Appliance Recycling

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appliance-002.jpgAppliance recycling is where we began nearly 25 years ago. Since then we have expanded to include many other services, but still take pride in being one of central Minnesota’s most experienced appliance recycler. In an effort to clean up the environment and conserve space in landfills Minnesota law requires all major appliances to be recycled. Hazardous materials or components within major appliances must be removed and properly recycled or disposed of before the appliance is scrapped. The metal portions of major appliances must be recycled or reused.
 
 appliance-001.jpgWhen processing appliances, the wastes generated may be recyclable metals, industrial solid waste, electronic waste, hazardous waste or a subset of hazardous waste known as universal waste. Recycling is the most responsible and legal way to dispose of your unwanted appliances. It also helps preserve our natural resources and saves energy. A full explanation of the requirements for appliance recyclers can be found here.

 The US Environmental Protection Agency has identified six major benefits of using scrap instead of virgin materials (iron ore and coal) in making new steel:

  •  97% Reduction in mining wastes
  • 90% Savings in virgin materials use
  • 86% Reduction in air pollution
  • 76% Reduction in water pollution
  • 74% Savings in energy
  • 40% Reduction in water use

Hazardous Waste In Appliances

 Refrigerants (CFCs) - are hydrochlorofluorocarbons which are chemicals known to promote global warming and contribute to the destruction of the ozone layer. They are in most refrigerators, air conditioners, and de-humidifiers.

 PCB capacitors and ballasts - Polychlorinated biphenyls (PCBs) are a class of 209 man-made chemicals with varying toxicity, often used as an insulator in electrical equipment.

 Brominated flame retardants - are widely used in plastic cases and cables. Over exposure to bromine can have the same effects as lead or mercury poisoning.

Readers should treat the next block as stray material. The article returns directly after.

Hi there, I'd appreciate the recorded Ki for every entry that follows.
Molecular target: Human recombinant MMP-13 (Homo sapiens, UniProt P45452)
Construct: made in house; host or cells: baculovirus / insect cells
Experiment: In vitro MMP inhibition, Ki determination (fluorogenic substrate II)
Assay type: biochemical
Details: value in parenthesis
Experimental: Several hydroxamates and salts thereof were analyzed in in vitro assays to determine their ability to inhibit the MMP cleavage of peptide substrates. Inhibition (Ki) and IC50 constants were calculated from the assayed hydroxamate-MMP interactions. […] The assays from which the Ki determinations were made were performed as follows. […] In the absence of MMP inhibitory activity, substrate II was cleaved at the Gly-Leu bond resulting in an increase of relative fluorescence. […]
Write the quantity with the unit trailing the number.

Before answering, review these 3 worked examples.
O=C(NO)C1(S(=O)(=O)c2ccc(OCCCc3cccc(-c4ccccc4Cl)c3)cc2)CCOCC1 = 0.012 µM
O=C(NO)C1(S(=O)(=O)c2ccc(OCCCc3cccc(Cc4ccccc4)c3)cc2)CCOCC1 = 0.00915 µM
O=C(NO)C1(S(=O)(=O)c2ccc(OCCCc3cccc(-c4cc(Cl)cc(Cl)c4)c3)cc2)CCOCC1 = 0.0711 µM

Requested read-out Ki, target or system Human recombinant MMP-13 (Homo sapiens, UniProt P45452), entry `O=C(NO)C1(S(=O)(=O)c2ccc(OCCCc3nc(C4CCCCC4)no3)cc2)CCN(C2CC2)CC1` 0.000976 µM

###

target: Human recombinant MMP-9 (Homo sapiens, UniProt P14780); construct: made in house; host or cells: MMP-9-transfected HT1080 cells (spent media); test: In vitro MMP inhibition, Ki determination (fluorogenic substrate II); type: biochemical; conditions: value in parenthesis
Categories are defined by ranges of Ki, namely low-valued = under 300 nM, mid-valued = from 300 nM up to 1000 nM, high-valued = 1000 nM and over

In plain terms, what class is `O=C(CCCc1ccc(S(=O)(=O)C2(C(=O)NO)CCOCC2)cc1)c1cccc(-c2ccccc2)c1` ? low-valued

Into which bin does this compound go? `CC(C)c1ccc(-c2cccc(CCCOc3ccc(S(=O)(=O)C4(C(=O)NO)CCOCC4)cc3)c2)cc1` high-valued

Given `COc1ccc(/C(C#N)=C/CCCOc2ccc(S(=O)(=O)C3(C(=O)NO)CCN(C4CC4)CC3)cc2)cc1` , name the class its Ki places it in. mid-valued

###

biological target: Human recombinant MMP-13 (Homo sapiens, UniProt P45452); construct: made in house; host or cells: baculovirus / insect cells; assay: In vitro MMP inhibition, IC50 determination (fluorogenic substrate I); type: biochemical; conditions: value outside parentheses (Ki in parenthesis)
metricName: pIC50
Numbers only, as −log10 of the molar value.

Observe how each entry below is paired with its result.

Mercury - is used in electrical connectors, switches, and thermostats.

 Some facts about appliance recycling. . .

  •  It is estimated that 55 million appliances will be removed from service this year.
  • 72% of appliances removed from service are recycled.
  • Major home appliances make up about 10% of the steel processed by the recycling industry each year.
  • Approximately 75% of the typical household appliance is made of steel, America's most recycled material.
  • Appliances also contain other recyclable materials, including aluminum, copper, CFC refrigerants and some plastics.
  • Older appliances can contain environmentally harmful materials such as mercury and PCBs. These substances must be removed and managed properly before recycling an appliance.

More information about appliance recycling in Minnesota

Chlorofluorocarbons (CFCs) and Appliance Recyclers - Minnesota Pollution Control Agency
... Many appliances contain refrigerants that must be ... This page provides information for appliance recyclers on the following CFC ... between an individual and an appliance recycler or between an appliance recycler and a scrap metal... 
http://www.pca.state.mn.us/index.php/air/air-quality-and-pollutants/ air-pollutants/chlorofluorocarbons/chlorofluorocarbons-cfcs-and- appliance-recyclers.html

Record-Keeping Requirements for Small Appliance Recycling
... Record-keeping requirements for small appliance recycling Air Quality #1.34 ... be maintained when recycling small appliances. Record-keeping requirements are necessary ... necessary to demonstrate that the appliance recycling has been done correctly ... 
http://www.pca.state.mn.us/index.php/view-document.html?gid=235